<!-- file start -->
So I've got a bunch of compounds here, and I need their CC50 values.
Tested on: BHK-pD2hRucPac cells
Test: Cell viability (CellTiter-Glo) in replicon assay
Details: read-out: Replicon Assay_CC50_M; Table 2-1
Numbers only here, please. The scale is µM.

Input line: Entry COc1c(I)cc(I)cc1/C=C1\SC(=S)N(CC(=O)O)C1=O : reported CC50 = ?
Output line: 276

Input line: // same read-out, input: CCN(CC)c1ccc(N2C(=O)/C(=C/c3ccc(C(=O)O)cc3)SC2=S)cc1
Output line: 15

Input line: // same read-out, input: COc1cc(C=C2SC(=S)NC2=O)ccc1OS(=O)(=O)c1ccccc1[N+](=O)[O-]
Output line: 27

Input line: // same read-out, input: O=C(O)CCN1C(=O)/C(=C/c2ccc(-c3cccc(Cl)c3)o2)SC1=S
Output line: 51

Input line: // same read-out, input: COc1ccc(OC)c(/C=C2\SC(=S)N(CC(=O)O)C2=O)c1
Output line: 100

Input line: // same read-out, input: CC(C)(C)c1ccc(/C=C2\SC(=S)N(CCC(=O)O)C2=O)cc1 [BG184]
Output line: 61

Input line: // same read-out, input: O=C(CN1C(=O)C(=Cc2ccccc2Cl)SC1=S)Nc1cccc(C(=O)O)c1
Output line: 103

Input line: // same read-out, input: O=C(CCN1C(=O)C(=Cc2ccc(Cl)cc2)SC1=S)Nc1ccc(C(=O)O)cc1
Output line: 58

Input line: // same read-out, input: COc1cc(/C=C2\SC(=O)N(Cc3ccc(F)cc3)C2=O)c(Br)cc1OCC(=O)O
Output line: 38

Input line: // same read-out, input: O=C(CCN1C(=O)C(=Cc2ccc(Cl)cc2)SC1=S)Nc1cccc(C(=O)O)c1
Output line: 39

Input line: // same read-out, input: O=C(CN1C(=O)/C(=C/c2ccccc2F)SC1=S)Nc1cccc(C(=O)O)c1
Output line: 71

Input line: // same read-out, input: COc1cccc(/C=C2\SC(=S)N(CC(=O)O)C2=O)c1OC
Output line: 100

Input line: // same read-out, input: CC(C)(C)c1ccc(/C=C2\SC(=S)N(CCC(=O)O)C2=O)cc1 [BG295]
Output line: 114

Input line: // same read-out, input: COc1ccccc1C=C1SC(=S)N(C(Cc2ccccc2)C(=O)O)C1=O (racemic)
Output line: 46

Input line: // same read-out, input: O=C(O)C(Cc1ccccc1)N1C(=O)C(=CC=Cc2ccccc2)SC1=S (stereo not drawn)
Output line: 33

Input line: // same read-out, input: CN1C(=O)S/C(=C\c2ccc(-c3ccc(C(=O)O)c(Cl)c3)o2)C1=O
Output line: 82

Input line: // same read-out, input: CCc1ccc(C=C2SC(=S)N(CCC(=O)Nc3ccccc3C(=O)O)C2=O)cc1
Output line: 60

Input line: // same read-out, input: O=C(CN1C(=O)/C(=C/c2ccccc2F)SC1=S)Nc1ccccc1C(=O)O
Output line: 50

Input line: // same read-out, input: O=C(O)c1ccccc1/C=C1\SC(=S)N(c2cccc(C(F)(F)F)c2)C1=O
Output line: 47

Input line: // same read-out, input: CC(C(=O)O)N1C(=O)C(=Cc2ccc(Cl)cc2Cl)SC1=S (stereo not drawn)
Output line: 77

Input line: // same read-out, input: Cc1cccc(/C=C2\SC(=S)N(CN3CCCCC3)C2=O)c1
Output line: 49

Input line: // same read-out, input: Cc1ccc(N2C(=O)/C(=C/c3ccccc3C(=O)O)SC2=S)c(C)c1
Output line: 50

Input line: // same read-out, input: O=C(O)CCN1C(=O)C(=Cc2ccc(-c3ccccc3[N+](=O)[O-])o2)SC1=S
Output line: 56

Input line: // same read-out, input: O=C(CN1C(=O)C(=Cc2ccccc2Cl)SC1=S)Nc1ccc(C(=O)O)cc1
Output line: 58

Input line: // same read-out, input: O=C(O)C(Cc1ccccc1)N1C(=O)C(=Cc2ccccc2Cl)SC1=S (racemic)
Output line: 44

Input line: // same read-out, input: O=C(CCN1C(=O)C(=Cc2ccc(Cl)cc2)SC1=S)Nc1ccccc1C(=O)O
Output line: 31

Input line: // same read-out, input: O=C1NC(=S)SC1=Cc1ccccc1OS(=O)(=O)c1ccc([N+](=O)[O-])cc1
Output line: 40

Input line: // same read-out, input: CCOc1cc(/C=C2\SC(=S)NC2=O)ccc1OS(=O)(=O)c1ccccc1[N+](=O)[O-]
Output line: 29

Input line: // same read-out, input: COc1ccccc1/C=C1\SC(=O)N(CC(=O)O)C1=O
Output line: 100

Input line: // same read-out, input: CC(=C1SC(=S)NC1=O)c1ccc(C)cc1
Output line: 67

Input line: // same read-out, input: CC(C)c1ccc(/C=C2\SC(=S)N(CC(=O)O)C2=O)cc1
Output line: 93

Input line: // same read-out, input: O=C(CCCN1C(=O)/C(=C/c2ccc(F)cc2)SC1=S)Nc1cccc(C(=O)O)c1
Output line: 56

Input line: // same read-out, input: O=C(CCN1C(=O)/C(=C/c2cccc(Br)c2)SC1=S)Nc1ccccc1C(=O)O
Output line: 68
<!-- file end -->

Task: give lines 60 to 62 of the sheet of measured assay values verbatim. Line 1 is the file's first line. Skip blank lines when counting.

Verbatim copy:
Input line: // same read-out, input: CCOc1cc(/C=C2\SC(=S)NC2=O)ccc1OS(=O)(=O)c1ccccc1[N+](=O)[O-]
Output line: 29

Input line: // same read-out, input: COc1ccccc1/C=C1\SC(=O)N(CC(=O)O)C1=O